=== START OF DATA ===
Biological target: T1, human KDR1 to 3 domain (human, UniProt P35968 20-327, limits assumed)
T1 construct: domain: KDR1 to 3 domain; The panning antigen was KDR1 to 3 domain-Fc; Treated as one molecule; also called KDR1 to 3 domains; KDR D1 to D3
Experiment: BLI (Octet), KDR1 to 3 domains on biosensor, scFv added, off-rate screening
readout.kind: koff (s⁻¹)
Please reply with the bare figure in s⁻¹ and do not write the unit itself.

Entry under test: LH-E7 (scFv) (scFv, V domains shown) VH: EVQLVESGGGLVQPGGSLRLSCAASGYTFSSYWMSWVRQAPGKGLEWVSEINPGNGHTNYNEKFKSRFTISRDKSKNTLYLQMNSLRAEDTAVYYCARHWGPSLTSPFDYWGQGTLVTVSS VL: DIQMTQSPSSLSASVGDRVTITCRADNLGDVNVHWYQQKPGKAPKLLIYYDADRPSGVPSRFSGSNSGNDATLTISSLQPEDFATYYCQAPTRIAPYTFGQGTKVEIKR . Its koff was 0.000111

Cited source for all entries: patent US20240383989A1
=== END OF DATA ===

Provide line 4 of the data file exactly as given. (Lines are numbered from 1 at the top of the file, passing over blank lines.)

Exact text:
readout.kind: koff (s⁻¹)